A new poll shows a majority of doctors agreeing that hospitals should offer a consistent level of service seven days a week, rather than reduce levels at weekends.
The poll of GPs and secondary care doctors across the UK, conducted by Doctors.net.uk, found that 59% agreed that hospitals should operate on a 24-hour, seven-day rolling weekly schedule, as proposed by Health Secretary Andrew Lansley. He plans to offer financial incentives to hospitals which do so.
This change would see diagnostic, scanning and other facilities open all week, including Saturdays and Sundays, and more night working.
Suggestions from respondents to the poll as to how a full seven-day hospital service might be implemented in light of current financial constraints included spreading the present workload equally over seven days and not offering a premium salary for weekend working.
However, many doctors who were opposed to the idea of a full seven-day service were concerned about how much it would cost, while some claimed that it was not even possible to provide such a service for five days a week due to a shortage of staff and beds. Others warned that if the workload was spread out over seven days rather than five, there would be fewer staff available at any given time.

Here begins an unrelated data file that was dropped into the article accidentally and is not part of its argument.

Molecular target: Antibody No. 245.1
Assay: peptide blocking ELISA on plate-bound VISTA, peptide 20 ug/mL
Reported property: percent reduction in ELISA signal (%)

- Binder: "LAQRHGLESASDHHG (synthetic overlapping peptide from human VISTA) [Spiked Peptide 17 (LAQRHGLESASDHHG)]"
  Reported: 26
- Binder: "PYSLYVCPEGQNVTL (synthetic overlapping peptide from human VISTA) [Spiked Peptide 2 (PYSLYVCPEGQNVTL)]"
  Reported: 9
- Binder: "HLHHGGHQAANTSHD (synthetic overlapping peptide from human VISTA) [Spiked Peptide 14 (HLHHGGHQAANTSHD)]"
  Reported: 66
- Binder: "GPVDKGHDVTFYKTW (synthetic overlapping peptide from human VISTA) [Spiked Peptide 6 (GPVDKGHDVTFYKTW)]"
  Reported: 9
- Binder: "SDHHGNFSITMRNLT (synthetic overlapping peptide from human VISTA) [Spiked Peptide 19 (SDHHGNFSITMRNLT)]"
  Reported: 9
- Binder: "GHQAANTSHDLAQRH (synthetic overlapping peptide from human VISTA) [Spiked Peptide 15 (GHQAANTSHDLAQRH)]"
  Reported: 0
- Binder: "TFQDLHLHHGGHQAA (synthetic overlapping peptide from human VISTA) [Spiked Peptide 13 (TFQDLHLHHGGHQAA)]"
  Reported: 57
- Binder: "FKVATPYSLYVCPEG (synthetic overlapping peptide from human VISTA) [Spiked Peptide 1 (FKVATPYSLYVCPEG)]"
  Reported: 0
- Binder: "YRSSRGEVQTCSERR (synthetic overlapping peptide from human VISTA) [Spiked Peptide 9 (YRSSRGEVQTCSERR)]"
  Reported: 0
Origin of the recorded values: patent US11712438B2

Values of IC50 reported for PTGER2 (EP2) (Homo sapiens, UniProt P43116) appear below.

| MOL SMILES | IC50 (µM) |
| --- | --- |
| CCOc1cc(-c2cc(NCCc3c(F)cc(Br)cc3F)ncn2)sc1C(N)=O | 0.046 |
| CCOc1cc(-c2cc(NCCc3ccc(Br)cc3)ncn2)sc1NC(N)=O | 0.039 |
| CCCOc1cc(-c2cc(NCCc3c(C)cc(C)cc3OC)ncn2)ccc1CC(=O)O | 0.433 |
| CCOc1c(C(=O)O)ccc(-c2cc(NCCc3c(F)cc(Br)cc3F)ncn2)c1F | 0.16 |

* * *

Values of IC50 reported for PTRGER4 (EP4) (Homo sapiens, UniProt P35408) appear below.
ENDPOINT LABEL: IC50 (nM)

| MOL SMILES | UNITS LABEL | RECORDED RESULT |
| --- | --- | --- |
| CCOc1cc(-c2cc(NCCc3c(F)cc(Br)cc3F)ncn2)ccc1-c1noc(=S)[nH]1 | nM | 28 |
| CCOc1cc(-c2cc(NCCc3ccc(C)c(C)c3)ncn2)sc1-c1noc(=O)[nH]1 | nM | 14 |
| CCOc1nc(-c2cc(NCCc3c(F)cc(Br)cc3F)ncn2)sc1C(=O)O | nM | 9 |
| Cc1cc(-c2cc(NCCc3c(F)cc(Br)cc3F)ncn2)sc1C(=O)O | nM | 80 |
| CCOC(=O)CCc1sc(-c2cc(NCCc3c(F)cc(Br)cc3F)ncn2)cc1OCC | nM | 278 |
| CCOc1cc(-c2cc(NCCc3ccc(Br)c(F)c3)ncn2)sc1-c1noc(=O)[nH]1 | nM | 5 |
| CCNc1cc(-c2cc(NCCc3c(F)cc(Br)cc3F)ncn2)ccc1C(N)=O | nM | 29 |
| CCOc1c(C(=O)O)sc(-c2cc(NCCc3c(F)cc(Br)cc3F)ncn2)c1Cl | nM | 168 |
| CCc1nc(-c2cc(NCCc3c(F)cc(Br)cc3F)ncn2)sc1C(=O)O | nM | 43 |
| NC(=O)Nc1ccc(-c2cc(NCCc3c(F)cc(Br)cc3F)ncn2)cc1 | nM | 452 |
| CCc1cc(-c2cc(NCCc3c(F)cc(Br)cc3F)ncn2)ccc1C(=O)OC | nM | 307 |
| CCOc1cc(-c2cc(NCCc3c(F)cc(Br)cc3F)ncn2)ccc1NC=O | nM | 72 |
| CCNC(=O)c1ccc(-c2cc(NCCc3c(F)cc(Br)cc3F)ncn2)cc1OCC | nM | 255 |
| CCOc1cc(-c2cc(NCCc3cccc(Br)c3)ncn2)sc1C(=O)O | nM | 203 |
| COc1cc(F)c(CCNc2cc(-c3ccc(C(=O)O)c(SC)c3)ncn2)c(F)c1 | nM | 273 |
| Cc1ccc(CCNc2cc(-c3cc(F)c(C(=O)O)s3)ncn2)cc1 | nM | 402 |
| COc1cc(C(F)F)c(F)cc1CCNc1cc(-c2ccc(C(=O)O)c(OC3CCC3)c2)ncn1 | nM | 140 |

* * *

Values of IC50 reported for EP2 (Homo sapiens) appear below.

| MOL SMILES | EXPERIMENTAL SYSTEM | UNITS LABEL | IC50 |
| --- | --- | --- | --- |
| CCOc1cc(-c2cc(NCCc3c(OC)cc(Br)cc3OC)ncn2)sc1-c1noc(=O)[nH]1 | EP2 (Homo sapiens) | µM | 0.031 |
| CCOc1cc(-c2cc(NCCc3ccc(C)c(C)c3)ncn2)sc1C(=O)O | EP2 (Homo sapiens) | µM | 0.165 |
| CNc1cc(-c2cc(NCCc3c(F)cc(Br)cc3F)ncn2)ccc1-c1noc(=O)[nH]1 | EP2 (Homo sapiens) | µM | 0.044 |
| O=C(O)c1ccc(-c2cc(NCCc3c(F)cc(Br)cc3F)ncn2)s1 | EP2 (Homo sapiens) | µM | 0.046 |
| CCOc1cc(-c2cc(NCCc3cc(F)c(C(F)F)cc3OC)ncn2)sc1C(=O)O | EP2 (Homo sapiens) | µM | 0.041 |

Meantime, the NHS Information Centre has reported that the number of staff working for the NHS fell 19,799 last year, the biggest decline in 10 years. On September 30, 2011, 1,350,377 people were working for the Service in England, a decrease of 1.4% over the same time in 2011.
Last year’s decline was in numbers of clinical support and infrastructure staff, while those of professionally-qualified clinical staff increased slightly, it notes.
NHS infrastructure support staff numbers fell 5.9% to 219,624 in 2011, with the biggest decline - 8.9% - reported for managers and senior managers, down to 38,214. Clinical support staff numbers dropped 2.6% to 347,064.
On the other hand, numbers of professionally-qualified clinical staff rose by just 254 to total 685,066, while those of hospital and community health service medical staff were up 1.7% at 105,711. Of these, consultant numbers rose 3.5% to 39,088.
Scientific, technical and therapeutic staff numbers rose 0.4% to 152,216, while there was a 1% decrease in hospital and community health service qualified nurses to 348,693. In primary care, GP numbers rose 0.9% (371) to 39,780.
"The report shows the fall in the NHS staff numbers is primarily in non-clinical, particularly managerial, posts," said Tim Straughan, chief executive of the Health and Social Care Information Centre. "Most categories of professionally-qualified clinical staff saw increases in their numbers - although nurses saw a small decline, but numbers are still up on 10 years ago,” he added.